One of the perks of working in the luxury industry is that you sometimes get to stay in lovely places and dine in very nice restaurants. One of the drawbacks is that you can become hypercritical of the service you receive. I write this blog with the intent of providing insight and guidance on what luxury customer service should look like. If I call out a particular phrase or behavior, it’s not from arrogance, but from a strong belief that when customers are willing to spend more, they should receive a commensurate level of service. That means every action, word, gesture, and expression on the part of the luxury sales and customer service professional should echo the premier experience. The luxury professional should always be thinking of ways to improve the customer experience. When I was at Tiffany & Co., the mantra was “always say it better.” That translated to taking a moment after each customer interaction to reflect upon how you could have improved the experience for the customer and how you might have phrased something better. Which brings me to my latest pet peeve.
During a recent business trip to Miami, I was looking forward to a lovely dinner at a highly recommended restaurant. Everything was perfect—the linens were white and crisp, the silverware gleamed, the menu presented tantalizing suggestions, and the lighting and music were appropriately subdued. I made my selection and after a few minutes the waitperson returned with the glass of wine I had ordered. As she set it down before me, I said, “Thank you very much.” She smiled and replied, “No problem.”
The response, “No problem,” is something I expect to hear when I thank the roadside assistance person for changing my tire, when I thank Siri for telling me what film won Best Picture, or when I extend my gratitude to the clerk who bagged my groceries. The phrase is fine in an informal context, but I cringe a bit when I hear it in a luxury setting. It may be a little thing, but when it comes to delivering exceptional service, it’s all about the little things. “No problem” also contains two negative words: ‘no’ and ‘problem’. If I’m thanking you, why should the first word out of your mouth be “no” and what exactly was the “problem” we managed to avoid?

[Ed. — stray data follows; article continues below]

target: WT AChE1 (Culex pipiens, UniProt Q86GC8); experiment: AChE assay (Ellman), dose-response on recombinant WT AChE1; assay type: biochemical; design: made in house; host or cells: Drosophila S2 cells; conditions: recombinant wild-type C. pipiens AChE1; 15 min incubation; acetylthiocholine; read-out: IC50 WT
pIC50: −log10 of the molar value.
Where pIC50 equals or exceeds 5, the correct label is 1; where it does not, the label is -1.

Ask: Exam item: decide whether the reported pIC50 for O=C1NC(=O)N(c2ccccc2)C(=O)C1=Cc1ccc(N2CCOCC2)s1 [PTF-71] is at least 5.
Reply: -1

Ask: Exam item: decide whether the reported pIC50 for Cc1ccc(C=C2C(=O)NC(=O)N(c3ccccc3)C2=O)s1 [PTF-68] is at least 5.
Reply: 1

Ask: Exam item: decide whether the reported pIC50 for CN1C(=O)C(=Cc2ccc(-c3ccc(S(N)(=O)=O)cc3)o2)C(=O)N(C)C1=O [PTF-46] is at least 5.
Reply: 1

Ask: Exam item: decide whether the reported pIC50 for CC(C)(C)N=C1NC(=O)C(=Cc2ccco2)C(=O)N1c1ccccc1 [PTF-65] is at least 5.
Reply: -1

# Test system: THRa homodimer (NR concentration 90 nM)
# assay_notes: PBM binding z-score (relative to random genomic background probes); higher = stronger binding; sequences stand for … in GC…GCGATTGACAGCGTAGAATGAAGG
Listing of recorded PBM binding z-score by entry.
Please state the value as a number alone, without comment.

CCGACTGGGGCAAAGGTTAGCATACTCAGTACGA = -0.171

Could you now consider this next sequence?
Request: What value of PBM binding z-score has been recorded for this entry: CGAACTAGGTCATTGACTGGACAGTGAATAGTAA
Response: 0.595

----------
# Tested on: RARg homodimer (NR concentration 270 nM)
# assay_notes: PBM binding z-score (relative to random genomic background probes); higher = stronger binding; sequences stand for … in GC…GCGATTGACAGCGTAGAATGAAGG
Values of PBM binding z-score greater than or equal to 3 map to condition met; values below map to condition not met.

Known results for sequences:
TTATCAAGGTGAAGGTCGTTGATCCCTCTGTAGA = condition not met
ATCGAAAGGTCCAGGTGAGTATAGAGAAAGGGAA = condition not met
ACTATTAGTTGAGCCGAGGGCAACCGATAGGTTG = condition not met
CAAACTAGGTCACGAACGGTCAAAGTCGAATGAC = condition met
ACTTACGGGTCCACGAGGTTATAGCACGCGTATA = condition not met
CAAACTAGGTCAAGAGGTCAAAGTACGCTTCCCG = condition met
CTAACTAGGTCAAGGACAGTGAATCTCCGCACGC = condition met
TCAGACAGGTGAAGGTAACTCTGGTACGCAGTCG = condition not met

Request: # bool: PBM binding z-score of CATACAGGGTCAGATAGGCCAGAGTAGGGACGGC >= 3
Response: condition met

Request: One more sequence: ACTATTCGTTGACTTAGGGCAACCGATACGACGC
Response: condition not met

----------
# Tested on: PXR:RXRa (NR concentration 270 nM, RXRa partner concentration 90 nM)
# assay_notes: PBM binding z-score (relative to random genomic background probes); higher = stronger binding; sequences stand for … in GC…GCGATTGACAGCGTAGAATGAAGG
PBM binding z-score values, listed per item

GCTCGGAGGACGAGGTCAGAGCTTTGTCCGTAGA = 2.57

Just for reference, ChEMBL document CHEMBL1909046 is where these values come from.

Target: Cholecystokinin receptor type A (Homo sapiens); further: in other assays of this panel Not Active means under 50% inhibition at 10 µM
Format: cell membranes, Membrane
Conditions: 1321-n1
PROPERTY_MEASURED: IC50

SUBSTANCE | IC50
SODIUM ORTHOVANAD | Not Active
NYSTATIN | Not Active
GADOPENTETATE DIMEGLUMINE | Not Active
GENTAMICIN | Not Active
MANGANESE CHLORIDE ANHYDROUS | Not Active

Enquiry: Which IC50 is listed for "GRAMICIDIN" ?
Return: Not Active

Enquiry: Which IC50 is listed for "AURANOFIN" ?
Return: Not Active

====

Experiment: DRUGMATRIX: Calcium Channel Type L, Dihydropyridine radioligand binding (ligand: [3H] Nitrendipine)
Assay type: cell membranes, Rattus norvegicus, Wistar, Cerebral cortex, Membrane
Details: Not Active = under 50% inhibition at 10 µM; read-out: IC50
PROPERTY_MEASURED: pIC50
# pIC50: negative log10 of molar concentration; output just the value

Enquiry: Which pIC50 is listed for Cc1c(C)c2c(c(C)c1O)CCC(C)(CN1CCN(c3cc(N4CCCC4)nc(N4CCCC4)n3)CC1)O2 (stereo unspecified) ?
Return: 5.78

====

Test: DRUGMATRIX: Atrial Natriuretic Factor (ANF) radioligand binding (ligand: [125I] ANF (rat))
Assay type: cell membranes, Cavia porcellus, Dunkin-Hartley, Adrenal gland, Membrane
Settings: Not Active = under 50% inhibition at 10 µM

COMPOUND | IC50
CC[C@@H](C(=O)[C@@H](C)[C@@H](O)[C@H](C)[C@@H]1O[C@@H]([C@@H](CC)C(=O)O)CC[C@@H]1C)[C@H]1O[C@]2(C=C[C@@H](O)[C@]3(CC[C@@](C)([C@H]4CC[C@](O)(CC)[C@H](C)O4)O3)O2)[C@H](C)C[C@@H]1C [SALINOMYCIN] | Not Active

There are a few other phrases I would group with “no problem” as being too casual for a luxury experience:
“Don’t worry about it.”
“Don’t mention it.”
So how can we say it better? A simple, “You’re welcome,” is always a welcomed response. Other more appropriate replies include:
“You’re very welcome.”
“You’re so welcome.”
“You’re most welcome.”
“It’s my pleasure.”
“It’s my sincere pleasure.”
“It was very much my pleasure.”
“Certainly. I’m happy to be of service (or assistance).”
“Thank you for your patronage.”
Every interaction with a customer is an opportunity to create a memorable and enjoyable experience. Consider how you can create a warm and engaging greeting and how your parting words might encourage a customer to return. But also think about how you might improve all the small exchanges in between the greeting and farewell to enhance the luxury experience. How can you say it better?
I’ve only offered a few ideas here and I’m certain my readers have more to share. How do you respond to “thank you?” I invite you to contribute your own suggestions below.